If you have been severely or repeatedly traumatized or are currently coping with a great deal of stress, the healing process described in this book and certain forms of counseling may not be advisable. In most cases, counseling is helpful. However, in some cases it has been shown to increase symptoms and depression. For example, some Nazi concentration camp survivors have fared much better by keeping their memories in repression and denial than others have remembering the horror. Similiarly, preliminary studies of torture survivors from Cambodia and other Southeast Asian countries indicate that counseling that focused on the trauma made many of these people feel worse, not better. For these survivors, counseling that deals openly with their trauma only deepens their sense of loss and helplessness. For such individuals, supportive counseling for present day concerns seems to be more beneficial than delving into the past.
     
  6. anthony

    anthony Renovation Aficionado Founder

    32,999
    46,497
    57,850
    I agree and disagree with parts of the statement. Practioners have a legal liability to not push the boundaries, because if they do, they open themselves up to being sued. You however cannot sue yourself, and what matters is the individuals perception of their own ability, not what others think. If you believe your ready to poke your head deeper, then do it and see where it goes. You are going to get worse before you get better, have no doubt about it, but you need to go down in order to come up, because when your down, that is when the brain learns, because its at its weakest, which means it can be manipulated by yourself providing it factual and realistic information, opposed to fictional.

    Yes, your dad shot you, but that does not mean that everyone in the world is going to shoot you because they have a gun, ie. police. Factually you know that a police officer carries a weapon in the case they need it in self defense / defense of another who it is their duty to protect, not just pull it out and shoot you because your walking past them. This is the type of factual and realistic information you feed yourself when you go down from opening pandoras box. When you open it, you cannot close it, instead you have to move through it, fighting the entire way.

    I don't believe there is any such thing as a person who cannot heal, because even those within the concentration camps have healed, or healed to an extent. I was actually taught and education on PTSD from a lady who was within the concentration camps, and she suffered beyond belief, and to this day struggles to talk about certain aspects, but she can make herself, and does. She is actually now a pain specialist, and one of the best on offer, likely because she has such practical experience in the field from her own suffering.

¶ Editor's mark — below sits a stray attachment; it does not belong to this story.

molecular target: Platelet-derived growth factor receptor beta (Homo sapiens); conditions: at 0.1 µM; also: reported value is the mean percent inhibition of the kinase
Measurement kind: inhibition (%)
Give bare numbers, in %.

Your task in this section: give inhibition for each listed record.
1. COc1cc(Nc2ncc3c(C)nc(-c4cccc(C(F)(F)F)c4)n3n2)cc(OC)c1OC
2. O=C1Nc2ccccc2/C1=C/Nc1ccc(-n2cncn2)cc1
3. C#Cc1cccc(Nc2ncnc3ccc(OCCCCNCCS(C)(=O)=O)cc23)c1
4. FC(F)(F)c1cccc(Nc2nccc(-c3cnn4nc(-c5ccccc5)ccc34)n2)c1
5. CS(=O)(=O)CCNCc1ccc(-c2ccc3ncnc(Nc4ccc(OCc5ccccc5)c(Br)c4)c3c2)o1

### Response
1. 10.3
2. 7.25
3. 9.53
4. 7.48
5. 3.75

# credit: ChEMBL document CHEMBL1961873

She taught me that everyone can heal, its just a matter of finding the unique aspect to each person that works for them, opposed in attempting to use some blanket statement or technique that works. A type of therapy doesn't change, it is only the method and application in which it is applied uniquely to each individual that changes. For example, the private diaries that run hidden within this forum, not one is the same in any manner, nor response from myself, because every trauma is unique to the individual, thus their thinking is unique, thus every answer, logic, solution, realism, fact and aspect is unique to the individual.

    I generally put it down to laziness on therapist behalf, because they get tied into a thinking style, then attempt to use that across all patients, which for most may work some part, but those who really require that unique style, they put it within the too hard basket and instead have you coming back to pay the bills, yet give you nothing in return, except another appointment to do nothing.

    I think you have nothing to lose to be honest, and would even go as far as trying to keep it public for yourself, opposed to private, because there are many people on this forum with a wealth of private experience in therapy, qualifications, medical and so forth, except they have the added bonus of experience from having PTSD themselves. There is so much experience here it really couldn't be found in any therapists office, anywhere in the world. That doesn't mean though that you don't need your therapist, because you do, as you need that face to face interaction in order to get things out that need physical contact and talk.

    I say, if you believe your ready to open pandoras box and poke around batgirl, then go for it. Just remember, you are going to get worst before getting better, and that is something you must acknowledge and accept before you go heading into healing, because you need to remember it so that when your down, instead of killing yourself and running of the rails totally, you remember the commitment you made to yourself, and the acknowledgement that you are going to get worse in order to get better, so you do come up from the downs, not stay down. It really is a huge head game to take on, I know... as I have done it and succeeded, as some have also done here / doing now. It is really something you must decide, because only you know if your ready to handle it or not.
     
    malibran likes this.
  7. permban0077

    permban0077 Policy Enforcement Banned

    3,530
    108
    0
    Today when I was reading Anthony's reply earlier... My teen boy comes down asking this very question regarding this. Now I know where my book is and gee, go figure I forgot to ask about its location. Well, I know what room it is in, now am I brave enough to venture into a teens room? Glad he is reading it and trying to understand, I am crazy about that one for a reason.